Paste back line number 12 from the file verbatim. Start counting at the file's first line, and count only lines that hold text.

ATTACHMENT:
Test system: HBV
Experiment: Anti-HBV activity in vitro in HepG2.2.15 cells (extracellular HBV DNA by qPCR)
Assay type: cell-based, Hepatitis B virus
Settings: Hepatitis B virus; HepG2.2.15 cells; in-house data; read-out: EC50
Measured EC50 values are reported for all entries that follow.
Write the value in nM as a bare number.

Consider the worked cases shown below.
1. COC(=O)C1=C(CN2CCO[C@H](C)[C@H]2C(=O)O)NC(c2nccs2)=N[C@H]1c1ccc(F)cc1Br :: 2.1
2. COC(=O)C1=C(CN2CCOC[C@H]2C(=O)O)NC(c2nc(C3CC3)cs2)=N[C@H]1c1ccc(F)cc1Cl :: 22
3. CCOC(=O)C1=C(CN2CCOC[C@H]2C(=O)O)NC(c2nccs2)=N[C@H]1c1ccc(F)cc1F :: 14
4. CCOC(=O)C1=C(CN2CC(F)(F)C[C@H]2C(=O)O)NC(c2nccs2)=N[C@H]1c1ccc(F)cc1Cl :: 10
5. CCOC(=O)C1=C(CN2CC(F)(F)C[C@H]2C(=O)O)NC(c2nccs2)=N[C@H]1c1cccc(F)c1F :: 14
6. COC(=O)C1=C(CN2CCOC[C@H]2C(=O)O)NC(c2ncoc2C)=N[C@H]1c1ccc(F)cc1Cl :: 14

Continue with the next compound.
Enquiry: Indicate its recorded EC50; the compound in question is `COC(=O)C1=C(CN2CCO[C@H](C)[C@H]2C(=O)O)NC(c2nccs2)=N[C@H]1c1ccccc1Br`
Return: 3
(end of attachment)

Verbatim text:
5. CCOC(=O)C1=C(CN2CC(F)(F)C[C@H]2C(=O)O)NC(c2nccs2)=N[C@H]1c1cccc(F)c1F :: 14